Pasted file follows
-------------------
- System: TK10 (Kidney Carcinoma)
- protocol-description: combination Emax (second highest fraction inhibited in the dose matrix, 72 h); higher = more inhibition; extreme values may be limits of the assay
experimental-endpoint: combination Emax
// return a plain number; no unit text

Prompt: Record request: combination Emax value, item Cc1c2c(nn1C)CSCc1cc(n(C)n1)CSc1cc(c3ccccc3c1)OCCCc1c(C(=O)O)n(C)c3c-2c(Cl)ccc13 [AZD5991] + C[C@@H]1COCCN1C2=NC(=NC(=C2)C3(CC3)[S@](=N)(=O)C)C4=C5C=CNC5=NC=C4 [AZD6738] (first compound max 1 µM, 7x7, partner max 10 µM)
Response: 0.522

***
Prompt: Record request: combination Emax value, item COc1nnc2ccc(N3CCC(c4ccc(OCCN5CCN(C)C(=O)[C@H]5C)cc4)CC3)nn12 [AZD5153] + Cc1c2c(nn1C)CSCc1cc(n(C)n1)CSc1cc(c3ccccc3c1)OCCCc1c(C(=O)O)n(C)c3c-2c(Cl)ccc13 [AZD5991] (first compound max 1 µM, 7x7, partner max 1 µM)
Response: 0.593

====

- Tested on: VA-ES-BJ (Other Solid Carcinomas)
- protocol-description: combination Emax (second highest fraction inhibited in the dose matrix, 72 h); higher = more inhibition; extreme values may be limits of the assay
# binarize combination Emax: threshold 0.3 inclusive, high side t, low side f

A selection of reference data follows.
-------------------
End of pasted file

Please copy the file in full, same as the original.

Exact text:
- System: TK10 (Kidney Carcinoma)
- protocol-description: combination Emax (second highest fraction inhibited in the dose matrix, 72 h); higher = more inhibition; extreme values may be limits of the assay
experimental-endpoint: combination Emax
// return a plain number; no unit text

Prompt: Record request: combination Emax value, item Cc1c2c(nn1C)CSCc1cc(n(C)n1)CSc1cc(c3ccccc3c1)OCCCc1c(C(=O)O)n(C)c3c-2c(Cl)ccc13 [AZD5991] + C[C@@H]1COCCN1C2=NC(=NC(=C2)C3(CC3)[S@](=N)(=O)C)C4=C5C=CNC5=NC=C4 [AZD6738] (first compound max 1 µM, 7x7, partner max 10 µM)
Response: 0.522

***
Prompt: Record request: combination Emax value, item COc1nnc2ccc(N3CCC(c4ccc(OCCN5CCN(C)C(=O)[C@H]5C)cc4)CC3)nn12 [AZD5153] + Cc1c2c(nn1C)CSCc1cc(n(C)n1)CSc1cc(c3ccccc3c1)OCCCc1c(C(=O)O)n(C)c3c-2c(Cl)ccc13 [AZD5991] (first compound max 1 µM, 7x7, partner max 1 µM)
Response: 0.593

====

- Tested on: VA-ES-BJ (Other Solid Carcinomas)
- protocol-description: combination Emax (second highest fraction inhibited in the dose matrix, 72 h); higher = more inhibition; extreme values may be limits of the assay
# binarize combination Emax: threshold 0.3 inclusive, high side t, low side f

A selection of reference data follows.